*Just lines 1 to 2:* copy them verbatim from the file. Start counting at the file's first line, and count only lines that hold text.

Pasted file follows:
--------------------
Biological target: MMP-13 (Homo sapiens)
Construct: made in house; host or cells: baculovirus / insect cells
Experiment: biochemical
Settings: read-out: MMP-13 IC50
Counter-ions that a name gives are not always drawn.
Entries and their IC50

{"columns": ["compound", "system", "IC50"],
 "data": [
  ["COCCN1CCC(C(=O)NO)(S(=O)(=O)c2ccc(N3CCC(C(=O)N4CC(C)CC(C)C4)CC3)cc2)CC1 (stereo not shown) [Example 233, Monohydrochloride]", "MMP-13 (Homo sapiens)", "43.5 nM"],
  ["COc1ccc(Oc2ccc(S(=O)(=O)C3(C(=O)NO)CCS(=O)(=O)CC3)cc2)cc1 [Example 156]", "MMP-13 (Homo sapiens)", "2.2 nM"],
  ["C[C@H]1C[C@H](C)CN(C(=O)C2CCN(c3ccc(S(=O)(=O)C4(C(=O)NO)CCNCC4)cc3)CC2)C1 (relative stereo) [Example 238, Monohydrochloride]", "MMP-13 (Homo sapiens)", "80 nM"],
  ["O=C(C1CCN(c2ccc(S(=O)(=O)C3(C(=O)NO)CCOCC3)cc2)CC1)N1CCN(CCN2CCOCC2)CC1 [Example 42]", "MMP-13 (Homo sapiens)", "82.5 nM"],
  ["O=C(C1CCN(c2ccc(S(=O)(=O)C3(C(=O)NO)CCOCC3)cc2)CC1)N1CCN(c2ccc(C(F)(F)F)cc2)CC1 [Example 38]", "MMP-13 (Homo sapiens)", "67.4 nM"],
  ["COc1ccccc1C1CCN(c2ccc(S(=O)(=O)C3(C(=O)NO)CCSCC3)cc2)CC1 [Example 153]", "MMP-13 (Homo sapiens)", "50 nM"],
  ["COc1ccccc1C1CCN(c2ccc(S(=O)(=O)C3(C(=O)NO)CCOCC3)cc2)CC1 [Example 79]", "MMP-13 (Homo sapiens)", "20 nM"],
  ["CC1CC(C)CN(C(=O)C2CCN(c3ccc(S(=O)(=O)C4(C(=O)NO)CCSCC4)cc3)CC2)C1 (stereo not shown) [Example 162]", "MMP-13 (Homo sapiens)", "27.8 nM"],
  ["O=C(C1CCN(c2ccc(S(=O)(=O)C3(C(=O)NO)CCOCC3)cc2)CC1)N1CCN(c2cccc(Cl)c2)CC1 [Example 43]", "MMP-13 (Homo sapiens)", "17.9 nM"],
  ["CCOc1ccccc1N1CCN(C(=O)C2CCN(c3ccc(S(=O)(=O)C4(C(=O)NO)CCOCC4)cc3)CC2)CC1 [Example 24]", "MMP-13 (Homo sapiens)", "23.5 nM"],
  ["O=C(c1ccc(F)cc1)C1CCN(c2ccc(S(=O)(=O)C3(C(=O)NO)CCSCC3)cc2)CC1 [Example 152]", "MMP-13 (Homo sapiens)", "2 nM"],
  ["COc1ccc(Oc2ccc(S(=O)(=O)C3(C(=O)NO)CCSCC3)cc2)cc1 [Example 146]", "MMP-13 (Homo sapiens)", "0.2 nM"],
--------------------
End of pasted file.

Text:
Biological target: MMP-13 (Homo sapiens)
Construct: made in house; host or cells: baculovirus / insect cells